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Memorial Day at Danbury PDF Print E-mail

From Nany Smith, SOA Watch Prisoner of Conscience detained in Danbury, CT.

My out date is 1st July and I'm thrilled to be going home, but with that is an immense sadness to be leaving.  This is a place of dreadful futility; almost nothing of value can happen here.  If it does it's because of the strength & persistence of individual women who have found ways to survive.  It is just heart-breaking to know women in their 30's who will be here for the rest of their lives, others who have no place to go back to & so many who will return to the same streets & circumstances that got them here in the first place.

Last Updated on Monday, 27 June 2011 13:41
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Breaking news: First arrest for genocide in Guatemala PDF Print E-mail
Tuesday, 21 June 2011 14:37

On June 17th, General Héctor Mario López Fuentes was captured in Guatemala City, twenty-nine years after having initiated the execution of Plan Victoria 82, developed by the Army Chief of Staff and Efraín Ríos Montt’s de facto government. He is accused of having perpetrated genocide against the Maya Ixil people in the years 1982-83.

General López FuentesHéctor Mario López Fuentes was trained at the US Army School of the Americas, now known as the Western Hemisphere Institute for Security Cooperation (WHINSEC). Numerous graduates of the SOA/WHINSEC, like López Fuentes, have a long record of torturing, disappearing and massacring their own people.

Last Updated on Friday, 24 June 2011 18:40
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Reportback from Zelaya's Return to Honduras PDF Print E-mail
Written by Lisa Sullivan   

Manuel Zelaya with Father Roy in the planeThis past Saturday, Fr. Roy Bourgeois and I accompanied President Manuel Zelaya back to his native Honduras, almost two years after a military coup led by SOA graduates removed him from his country at gunpoint. The short flight we took with him, from Managua to Tegucigalpa, was a journey packed with laughter, tears, songs, nerves, hugs, and decades of history.

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Honduras is Open for Plunder PDF Print E-mail
Written by Lisa Sullivan   
Wednesday, 11 May 2011 14:56

Honduras is Open for Business Plunder

(haz clic aquí para español)

Years from now when participants on the SOA Watch delegation to Honduras look back on this visit, I´ll wager to bet that the ten of us will most remember one vivid moment: standing on a dusty road bordered by fields of African palm on a steaming hot tropical afternoon. Given all we experienced those nine days in travels from coast to coast - jails, strikes, marches, land occupations, conversations with persecuted fishermen, farmers, teachers, journalists, union leaders, human rights workers, and more - this tiny memory bite sounds uneventful. But on that road in the lower Aguan valley we personally experienced - for perhaps thirty minutes - what many Hondurans face daily: the power of fear, the weight of decision.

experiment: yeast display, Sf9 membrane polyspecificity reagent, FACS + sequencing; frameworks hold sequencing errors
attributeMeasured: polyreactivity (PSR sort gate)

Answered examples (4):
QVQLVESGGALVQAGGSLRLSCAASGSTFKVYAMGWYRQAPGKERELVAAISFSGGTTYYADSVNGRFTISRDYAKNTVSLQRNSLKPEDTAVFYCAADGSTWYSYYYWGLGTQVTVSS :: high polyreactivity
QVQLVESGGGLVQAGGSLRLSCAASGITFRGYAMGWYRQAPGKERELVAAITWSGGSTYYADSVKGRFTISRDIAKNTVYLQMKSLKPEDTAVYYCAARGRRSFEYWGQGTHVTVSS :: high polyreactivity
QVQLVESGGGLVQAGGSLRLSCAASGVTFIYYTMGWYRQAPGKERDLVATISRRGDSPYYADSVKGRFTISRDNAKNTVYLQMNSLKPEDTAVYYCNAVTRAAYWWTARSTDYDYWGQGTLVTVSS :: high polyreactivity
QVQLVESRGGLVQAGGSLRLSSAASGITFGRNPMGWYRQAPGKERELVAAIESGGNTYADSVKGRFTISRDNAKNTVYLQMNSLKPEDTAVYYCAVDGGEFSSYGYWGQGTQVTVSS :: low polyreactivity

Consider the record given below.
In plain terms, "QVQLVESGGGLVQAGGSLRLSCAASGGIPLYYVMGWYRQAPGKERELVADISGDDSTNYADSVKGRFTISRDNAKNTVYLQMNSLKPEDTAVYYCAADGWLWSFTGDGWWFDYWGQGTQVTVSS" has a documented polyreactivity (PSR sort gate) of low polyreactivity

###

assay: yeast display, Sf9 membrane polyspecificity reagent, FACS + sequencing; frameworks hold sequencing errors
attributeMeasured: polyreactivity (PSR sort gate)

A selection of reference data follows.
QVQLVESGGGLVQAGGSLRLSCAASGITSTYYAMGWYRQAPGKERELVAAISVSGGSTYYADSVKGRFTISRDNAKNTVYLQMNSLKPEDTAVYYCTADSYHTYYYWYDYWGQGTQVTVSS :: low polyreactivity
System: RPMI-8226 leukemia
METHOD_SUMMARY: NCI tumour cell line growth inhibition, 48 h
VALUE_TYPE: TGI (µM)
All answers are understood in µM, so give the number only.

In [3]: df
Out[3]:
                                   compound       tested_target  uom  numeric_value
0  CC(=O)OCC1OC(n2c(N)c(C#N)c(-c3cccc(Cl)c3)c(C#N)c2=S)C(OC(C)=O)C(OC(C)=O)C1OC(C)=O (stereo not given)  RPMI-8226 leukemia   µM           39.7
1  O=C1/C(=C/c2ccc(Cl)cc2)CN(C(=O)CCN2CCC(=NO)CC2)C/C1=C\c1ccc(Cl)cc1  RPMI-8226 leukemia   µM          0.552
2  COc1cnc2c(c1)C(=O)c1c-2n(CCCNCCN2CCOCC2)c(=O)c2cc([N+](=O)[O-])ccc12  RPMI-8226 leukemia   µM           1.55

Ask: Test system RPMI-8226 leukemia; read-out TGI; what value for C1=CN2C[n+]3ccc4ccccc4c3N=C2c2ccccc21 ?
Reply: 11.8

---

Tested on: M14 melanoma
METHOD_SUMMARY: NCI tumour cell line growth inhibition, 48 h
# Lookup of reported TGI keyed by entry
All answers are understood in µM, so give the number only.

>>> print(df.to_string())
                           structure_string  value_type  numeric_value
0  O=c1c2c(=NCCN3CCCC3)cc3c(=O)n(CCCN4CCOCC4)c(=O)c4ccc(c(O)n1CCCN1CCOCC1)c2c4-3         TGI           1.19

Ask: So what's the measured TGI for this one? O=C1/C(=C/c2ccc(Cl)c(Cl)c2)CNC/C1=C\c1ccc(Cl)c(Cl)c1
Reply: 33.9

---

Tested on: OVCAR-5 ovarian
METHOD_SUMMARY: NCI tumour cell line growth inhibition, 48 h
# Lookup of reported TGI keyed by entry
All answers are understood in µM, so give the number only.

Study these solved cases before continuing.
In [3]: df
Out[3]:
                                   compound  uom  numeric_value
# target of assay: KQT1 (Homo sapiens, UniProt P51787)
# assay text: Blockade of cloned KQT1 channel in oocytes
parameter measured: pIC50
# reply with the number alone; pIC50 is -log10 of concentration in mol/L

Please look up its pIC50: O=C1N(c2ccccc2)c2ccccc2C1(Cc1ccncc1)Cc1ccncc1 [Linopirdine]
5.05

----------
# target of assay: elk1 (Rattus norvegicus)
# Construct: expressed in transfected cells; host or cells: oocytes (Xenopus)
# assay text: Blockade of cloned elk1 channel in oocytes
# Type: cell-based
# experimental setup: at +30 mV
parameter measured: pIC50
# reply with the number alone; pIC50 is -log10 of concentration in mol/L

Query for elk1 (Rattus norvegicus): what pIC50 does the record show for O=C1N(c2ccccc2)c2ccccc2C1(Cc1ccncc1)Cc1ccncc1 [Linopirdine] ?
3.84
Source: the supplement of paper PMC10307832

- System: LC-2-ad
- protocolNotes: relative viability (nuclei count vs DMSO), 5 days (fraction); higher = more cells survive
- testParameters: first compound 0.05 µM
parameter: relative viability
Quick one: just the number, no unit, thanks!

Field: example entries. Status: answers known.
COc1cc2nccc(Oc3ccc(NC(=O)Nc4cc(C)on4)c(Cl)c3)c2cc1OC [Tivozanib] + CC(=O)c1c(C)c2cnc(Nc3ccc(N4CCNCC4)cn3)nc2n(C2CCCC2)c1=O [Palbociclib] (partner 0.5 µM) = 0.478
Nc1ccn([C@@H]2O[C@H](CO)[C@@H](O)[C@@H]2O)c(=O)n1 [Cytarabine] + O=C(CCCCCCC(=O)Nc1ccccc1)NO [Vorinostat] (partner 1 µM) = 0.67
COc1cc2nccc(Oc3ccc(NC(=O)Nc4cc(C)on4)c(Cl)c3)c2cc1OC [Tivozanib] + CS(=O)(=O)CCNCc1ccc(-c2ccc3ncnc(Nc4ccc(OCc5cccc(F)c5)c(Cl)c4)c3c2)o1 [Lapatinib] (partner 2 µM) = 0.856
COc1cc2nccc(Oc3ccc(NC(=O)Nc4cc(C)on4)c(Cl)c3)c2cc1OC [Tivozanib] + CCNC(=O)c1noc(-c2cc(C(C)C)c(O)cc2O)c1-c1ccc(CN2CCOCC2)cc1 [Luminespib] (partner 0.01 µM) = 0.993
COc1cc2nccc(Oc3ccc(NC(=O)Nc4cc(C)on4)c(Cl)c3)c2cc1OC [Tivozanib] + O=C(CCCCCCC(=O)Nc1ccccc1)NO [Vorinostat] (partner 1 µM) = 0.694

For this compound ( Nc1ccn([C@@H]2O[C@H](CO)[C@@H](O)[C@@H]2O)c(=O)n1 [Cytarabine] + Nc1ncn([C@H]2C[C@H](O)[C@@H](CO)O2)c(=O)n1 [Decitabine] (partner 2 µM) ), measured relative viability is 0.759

We came from ten different cities to stand in solidarity with the people of Honduras who had been resisting the June 2009 coup that toppled President Manuel Zelaya. Two of us had been in Honduras in May 2009, just weeks before a referendum that would consult voters on whether to hold a constitutional assembly. The mood of the country then was electric. Honduras's hour of hope seemed imminent and change just around the corner.

Change did arrive that June 28th. Only not in the anticipated form but in one that was all too familiar - at the barrel of a gun and on the orders of School of the Americas graduates. President Manuel Zelaya was picked up from the presidential palace in his pajamas and deposited on the runway of San Jose, Costa Rica. What followed was familiar script:a swell of resistance brutally repressed, media voices of truth silenced, and an "election" conveniently held to whitewash a coup (never mind that there were few electors and no observers). End of the story, according to the State Department, time to move on.

Last Updated on Friday, 13 May 2011 16:17
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Statement of SOA Watch Delegation to US Embassy in Honduras PDF Print E-mail

May 6, 2011

Today, SOA Watch activists participating in a human rights observation delegation to Honduras, held a demonstration outside the US embassy in the capital, Tegucigalpa.  SOA Watch founder Fr. Roy Bourgeois and Latin America coordinator Lisa Sullivan were among the activists calling an end to US-funded military and police repression of social movements in Honduras, and demanding the closure of the three US military bases in that country.

Last Updated on Friday, 06 May 2011 20:23
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Stories of Honduras

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